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Familiar names at this year's FIBA Oceania Championships
SUVA (FIBA U18 Oceania Championships) - Many big names both regionally and internationally have come through FIBA youth events, but this year's tournament boasts some names with a wealth of international basketball experience.
The name Froling has been a staple in Australian national teams over the last few years.
Former Australian National Basketball League (NBL) and Women's National Basketball League (WNBL) players Shane and Jenny Froling, have piled up their frequent flyer points in recent years with four children representing Australia in junior FIBA World and Regional Championships.
Elder sisters Keely, currently of the Canberra Capitals in the WNBL, has played in two FIBA youth events. Her twin sister Alicia is currently a forward for the SMU Mustangs in the USA's NCAA Division I and has represented Australia at four past FIBA events, including most recently the 2015 U19 Women's World Championship. Elder brother Harry, also currently playing with the SMU Mustangs, has represented Australia on three separate occasions and could potential team up with the Froling family's youngest sibling, Sam, if Australia successfully qualifies for the FIBA U19 World Championship in Egypt next year.
Congrats to my little brother on making the U19 team as a double bottom age player! Win qualifiers so I can team up with you at worlds! 🇦🇺🇦🇺 https://t.co/nMq6xeoO1g— Harry Froling (@HarryFroling) December 2, 2016
Sam is a member of the current Australian U18 team looking to qualify to Egypt.
Only one game away from a potential gold medal match-up with New Zealand if they can get past Guam. Even with this qualification spot so close the youngest Froling isn’t getting ahead of himself.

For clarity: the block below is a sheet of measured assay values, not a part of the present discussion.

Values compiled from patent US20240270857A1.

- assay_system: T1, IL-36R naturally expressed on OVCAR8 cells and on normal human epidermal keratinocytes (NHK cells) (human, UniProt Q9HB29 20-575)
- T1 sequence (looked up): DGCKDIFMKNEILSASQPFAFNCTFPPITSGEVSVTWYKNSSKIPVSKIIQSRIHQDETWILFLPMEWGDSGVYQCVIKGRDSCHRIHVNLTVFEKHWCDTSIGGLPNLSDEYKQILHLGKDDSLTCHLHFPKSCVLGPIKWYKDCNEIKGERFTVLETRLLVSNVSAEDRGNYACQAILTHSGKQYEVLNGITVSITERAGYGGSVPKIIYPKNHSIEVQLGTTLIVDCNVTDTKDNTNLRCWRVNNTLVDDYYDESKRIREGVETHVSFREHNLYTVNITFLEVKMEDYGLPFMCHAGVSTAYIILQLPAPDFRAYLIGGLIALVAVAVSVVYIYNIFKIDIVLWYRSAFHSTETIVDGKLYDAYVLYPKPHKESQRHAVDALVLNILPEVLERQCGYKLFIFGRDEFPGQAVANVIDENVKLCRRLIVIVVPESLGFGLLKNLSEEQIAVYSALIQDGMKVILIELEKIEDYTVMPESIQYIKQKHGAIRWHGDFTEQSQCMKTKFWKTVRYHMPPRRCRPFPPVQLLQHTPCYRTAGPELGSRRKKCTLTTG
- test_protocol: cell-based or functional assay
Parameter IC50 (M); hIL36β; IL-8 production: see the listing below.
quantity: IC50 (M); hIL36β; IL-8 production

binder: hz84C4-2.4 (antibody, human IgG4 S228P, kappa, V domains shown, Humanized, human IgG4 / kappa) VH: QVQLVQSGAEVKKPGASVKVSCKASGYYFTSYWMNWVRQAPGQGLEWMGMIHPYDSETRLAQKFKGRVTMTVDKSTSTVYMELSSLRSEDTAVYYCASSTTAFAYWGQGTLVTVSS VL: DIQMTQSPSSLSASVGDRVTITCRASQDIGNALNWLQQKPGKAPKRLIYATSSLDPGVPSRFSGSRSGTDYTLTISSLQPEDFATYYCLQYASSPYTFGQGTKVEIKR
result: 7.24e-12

"We are focused on the task at hand, we've been watching New Zealand’s games and our own tape," said Froling.
"It would be pretty special," Froling said on the potential of playing at the U19s next year. "Obviously I would still have to make the team next year but that would be amazing."
Another well-known name at this year's championships can be found in Australia's potential gold medal matchup, New Zealand.
Making his international debut in 1994, playing in three World Championships and two Olympic games, the name Pero Cameron has been synonymous with the New Zealand basketball for decades now.
Now, there are two new Camerons on the international stage - Tobias and Flynn Cameron. The brothers are both averaging double figures (11.5 and 10 points per game respectively) after their first two games of the tournament.
Now an assistant coach for New Zealand's senior men's national team, Cameron spoke to FIBA.com about expressed his pride that both he and his son’s have represented their country.
"Playing for your country is like no other feeling," he said.
Over the years, representing New Zealand has been somewhat of a family tradition for the Camerons.
"They get to play the game with each other and that's special. I have a sister who played for New Zealand at the same time as me, our family and I were extremely proud," he recalled.
Australia await the result of the New Zealand v Guam semi-final to see their opponent in the Gold Medal match tomorrow at 7pm Fiji time.